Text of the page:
27th January 2017:
A team from Oxford Archaeology is shedding new light on Newark-on-Trent’s past, with Iron Age roundhouses and Roman pottery kilns among the discoveries at a major archaeological excavation
Archaeologists are currently investigating the site on behalf of Urban and Civic Plc in advance of a major residential and commercial development and provision of communal facilities. This first phase of development has seen the large-scale stripping of nearly 12 square hectares of land located in the northeast corner of the development, where a significant archaeological landscape has been exposed.
Excavations have identified the remains of a predominantly Iron Age settlement, with nearly a dozen roundhouses and numerous pits and other features set within an extensive system of ditched enclosures and land divisions. The features contain tantalising clues about life in the settlement. A significant assemblage of pottery has been recovered from some of the pits, and residues of metalworking have also been found. There is also evidence for activity dating before the Iron Age. Worked flint, potentially of Mesolithic to Neolithic date, and Bronze Age pottery have been found, though mainly as residual finds in later features.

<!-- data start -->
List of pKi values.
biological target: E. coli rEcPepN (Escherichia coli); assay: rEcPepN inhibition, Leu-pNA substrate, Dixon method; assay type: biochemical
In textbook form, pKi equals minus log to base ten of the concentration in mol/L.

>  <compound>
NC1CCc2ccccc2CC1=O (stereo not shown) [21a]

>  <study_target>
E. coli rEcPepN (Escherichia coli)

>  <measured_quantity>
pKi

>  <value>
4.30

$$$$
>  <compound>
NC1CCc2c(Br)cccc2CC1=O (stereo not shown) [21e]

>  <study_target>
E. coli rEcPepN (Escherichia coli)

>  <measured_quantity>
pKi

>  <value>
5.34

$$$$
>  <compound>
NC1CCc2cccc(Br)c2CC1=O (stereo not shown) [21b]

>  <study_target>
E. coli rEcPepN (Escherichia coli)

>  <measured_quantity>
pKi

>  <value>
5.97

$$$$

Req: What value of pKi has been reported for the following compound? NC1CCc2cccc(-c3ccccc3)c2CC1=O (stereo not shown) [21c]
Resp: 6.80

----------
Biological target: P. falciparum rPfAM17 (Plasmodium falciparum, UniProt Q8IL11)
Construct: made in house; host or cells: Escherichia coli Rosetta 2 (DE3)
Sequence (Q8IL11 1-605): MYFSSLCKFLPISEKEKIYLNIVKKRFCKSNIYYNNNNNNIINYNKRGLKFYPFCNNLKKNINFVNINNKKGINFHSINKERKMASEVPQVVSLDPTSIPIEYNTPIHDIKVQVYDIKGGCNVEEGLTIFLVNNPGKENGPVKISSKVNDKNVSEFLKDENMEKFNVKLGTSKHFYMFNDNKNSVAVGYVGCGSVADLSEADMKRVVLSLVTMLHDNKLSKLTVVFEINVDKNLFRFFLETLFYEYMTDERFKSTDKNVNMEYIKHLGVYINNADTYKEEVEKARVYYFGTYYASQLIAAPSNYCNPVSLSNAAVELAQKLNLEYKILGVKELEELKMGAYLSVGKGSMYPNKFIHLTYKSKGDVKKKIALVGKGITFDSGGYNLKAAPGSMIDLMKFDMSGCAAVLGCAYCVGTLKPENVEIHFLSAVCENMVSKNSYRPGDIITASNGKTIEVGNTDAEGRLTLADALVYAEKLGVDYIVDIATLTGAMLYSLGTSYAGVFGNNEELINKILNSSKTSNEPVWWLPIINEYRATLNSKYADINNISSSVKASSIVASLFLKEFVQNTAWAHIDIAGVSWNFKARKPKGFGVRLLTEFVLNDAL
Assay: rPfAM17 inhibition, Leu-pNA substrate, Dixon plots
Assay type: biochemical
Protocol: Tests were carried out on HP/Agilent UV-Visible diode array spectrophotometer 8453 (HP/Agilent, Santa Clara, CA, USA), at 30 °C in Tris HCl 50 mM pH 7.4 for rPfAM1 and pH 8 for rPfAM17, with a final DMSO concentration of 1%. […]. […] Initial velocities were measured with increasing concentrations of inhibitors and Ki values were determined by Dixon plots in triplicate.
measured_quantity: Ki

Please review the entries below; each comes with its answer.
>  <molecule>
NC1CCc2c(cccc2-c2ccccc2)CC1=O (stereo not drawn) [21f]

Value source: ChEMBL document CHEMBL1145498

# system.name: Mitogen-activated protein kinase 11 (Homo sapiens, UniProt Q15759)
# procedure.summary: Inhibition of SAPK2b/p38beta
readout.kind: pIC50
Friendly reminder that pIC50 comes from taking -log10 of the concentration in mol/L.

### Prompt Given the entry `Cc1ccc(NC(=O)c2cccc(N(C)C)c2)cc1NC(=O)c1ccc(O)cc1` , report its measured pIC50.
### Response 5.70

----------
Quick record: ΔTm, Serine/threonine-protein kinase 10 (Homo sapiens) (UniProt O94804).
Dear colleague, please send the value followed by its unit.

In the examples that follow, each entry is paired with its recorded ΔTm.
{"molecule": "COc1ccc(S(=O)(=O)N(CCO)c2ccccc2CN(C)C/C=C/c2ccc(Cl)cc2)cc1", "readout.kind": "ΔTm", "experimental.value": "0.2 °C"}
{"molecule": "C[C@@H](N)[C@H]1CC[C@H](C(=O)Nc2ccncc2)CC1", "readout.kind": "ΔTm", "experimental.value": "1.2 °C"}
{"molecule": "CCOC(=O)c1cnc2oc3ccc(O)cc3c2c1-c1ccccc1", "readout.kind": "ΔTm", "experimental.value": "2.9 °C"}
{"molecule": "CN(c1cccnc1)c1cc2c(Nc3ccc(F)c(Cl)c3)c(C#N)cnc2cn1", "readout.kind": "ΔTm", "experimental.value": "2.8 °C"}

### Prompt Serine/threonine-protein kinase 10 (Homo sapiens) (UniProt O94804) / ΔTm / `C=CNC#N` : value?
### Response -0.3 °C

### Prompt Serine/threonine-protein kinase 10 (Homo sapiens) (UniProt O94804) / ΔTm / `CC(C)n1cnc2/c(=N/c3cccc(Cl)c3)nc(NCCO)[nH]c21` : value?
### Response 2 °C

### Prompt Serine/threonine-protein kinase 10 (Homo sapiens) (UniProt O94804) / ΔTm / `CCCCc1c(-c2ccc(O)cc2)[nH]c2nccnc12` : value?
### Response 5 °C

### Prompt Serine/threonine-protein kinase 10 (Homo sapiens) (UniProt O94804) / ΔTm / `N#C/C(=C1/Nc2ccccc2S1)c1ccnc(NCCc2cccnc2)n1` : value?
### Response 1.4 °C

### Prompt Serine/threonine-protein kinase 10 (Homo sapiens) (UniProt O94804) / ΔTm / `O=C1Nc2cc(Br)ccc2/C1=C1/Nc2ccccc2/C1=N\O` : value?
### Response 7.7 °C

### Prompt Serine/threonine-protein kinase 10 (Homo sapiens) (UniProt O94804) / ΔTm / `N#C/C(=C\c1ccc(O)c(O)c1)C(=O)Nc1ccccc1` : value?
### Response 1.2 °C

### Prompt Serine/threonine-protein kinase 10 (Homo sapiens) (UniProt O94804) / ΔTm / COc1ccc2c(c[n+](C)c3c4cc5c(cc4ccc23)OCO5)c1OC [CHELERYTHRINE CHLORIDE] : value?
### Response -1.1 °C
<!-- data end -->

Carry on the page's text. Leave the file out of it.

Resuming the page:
During the Roman period, a large ditched enclosure appears to have formed the focus for significant activity, much of which industrial in character. There is more evidence of metalworking, and at least four well-preserved pottery kilns, cut into the top of the infilled enclosure ditch, have been excavated.
As part of Oxford Archaeology’s commitment to community outreach and dissemination of information, the team is looking forward to hosting visits by local branches of the Young Archaeologists’ Club.
Fieldwork is ongoing, and a subsequent phase of post-excavation analysis will be required before a full report on the results can be published. The results so far, however, indicate a long-lived and extensive history to Newark and its wider environment, which Oxford Archaeology, in partnership with Urban and Civic Plc, has been proud to reveal.
Click here to read more about the site.